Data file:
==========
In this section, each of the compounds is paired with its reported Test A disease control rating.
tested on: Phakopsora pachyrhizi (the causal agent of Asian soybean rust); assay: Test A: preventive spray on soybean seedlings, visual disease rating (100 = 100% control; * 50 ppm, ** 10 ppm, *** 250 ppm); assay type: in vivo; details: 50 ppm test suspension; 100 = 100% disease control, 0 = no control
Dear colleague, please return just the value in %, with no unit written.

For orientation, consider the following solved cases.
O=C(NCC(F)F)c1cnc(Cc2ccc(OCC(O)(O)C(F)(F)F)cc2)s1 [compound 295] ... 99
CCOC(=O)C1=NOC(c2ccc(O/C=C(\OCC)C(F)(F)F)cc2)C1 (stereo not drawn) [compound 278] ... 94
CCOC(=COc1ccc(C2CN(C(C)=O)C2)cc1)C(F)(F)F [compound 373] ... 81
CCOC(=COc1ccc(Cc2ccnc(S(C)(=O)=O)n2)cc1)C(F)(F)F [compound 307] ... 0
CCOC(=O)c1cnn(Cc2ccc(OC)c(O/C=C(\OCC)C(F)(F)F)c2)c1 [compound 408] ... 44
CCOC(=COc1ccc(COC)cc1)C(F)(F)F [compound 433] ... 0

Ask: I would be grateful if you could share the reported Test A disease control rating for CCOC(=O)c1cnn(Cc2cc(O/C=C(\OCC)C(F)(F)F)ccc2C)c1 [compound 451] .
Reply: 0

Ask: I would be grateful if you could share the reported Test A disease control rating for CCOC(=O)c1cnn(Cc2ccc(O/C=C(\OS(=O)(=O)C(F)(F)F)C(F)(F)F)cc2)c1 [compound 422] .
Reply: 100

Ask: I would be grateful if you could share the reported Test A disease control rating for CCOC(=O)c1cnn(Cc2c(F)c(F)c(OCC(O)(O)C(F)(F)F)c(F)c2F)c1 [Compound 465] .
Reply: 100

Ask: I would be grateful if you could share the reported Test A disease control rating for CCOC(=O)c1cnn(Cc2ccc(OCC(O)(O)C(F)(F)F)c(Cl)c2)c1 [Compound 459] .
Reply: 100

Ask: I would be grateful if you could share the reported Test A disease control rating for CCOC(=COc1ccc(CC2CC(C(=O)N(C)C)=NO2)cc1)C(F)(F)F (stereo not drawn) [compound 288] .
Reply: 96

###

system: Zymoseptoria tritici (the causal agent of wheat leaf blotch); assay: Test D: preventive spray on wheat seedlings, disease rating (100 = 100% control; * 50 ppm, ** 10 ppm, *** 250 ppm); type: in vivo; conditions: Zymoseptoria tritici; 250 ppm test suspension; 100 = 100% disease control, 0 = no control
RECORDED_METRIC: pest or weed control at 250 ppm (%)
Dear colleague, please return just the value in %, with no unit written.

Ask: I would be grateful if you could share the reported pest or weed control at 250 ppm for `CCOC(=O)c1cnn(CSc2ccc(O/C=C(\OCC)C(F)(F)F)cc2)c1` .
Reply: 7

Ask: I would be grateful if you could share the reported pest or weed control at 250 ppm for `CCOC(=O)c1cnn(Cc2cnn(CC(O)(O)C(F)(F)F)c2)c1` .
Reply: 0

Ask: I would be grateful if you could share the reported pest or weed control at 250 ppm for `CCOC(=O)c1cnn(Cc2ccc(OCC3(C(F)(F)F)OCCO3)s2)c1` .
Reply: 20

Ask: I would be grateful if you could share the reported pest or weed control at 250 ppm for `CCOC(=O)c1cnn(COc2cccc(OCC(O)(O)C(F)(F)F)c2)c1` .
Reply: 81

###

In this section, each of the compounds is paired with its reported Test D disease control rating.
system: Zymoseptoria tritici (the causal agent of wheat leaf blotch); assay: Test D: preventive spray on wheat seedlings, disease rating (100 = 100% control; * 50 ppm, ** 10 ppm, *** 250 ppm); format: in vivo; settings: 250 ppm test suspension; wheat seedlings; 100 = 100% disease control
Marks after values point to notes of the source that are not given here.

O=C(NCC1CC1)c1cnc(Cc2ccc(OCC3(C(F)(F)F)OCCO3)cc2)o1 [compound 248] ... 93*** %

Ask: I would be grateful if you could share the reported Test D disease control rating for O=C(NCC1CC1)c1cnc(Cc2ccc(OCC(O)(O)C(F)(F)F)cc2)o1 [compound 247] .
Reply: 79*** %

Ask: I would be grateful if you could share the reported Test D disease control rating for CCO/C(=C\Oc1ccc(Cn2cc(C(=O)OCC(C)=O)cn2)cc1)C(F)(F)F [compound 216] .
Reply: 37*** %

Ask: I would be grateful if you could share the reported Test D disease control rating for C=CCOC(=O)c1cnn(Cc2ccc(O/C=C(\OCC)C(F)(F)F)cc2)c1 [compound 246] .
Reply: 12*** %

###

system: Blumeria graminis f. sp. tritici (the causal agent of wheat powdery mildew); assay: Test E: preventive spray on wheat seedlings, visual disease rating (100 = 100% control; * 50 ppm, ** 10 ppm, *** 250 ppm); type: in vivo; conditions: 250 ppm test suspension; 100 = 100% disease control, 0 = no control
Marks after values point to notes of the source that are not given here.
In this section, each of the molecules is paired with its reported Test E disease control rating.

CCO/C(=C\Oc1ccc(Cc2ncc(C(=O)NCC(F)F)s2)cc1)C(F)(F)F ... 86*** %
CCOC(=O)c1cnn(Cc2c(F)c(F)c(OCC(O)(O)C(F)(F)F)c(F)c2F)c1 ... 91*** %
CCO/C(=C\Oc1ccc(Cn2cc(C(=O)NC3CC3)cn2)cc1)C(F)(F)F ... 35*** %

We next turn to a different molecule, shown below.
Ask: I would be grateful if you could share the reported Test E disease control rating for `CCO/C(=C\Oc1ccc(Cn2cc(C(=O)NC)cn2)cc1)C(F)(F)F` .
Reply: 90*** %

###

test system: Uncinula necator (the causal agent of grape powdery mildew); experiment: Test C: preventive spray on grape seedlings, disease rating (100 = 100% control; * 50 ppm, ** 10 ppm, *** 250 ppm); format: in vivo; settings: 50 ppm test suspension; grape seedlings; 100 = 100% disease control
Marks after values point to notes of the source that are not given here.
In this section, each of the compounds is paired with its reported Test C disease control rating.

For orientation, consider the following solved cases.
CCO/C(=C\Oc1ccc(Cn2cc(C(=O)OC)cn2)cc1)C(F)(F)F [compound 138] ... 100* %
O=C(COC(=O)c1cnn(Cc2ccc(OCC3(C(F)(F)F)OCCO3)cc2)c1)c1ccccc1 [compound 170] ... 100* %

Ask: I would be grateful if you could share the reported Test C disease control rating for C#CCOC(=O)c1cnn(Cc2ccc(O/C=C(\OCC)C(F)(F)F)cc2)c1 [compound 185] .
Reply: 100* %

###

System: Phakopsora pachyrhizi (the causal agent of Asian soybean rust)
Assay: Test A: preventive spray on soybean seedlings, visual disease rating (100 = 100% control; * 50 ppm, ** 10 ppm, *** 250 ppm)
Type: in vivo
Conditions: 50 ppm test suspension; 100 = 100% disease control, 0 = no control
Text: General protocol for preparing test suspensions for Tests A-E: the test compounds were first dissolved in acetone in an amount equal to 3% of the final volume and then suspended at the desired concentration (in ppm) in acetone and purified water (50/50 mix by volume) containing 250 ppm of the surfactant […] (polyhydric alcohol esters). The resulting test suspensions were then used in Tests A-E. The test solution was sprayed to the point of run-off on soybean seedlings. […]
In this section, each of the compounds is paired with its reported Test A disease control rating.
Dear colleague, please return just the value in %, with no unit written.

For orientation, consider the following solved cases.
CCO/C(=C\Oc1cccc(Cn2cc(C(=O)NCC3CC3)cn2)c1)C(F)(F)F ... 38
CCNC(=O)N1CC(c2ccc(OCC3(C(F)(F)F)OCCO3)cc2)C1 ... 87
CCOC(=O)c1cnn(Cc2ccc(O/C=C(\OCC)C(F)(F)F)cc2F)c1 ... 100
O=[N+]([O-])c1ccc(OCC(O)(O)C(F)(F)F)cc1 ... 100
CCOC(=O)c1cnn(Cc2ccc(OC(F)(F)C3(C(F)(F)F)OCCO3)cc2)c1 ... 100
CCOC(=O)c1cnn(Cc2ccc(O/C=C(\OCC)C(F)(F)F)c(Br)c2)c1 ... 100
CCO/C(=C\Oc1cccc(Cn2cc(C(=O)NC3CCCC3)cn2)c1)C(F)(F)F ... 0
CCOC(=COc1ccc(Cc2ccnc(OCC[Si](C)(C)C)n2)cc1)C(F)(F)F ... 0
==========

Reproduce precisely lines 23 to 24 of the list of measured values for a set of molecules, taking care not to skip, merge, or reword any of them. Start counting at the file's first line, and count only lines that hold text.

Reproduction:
RECORDED_METRIC: pest or weed control at 250 ppm (%)
Dear colleague, please return just the value in %, with no unit written.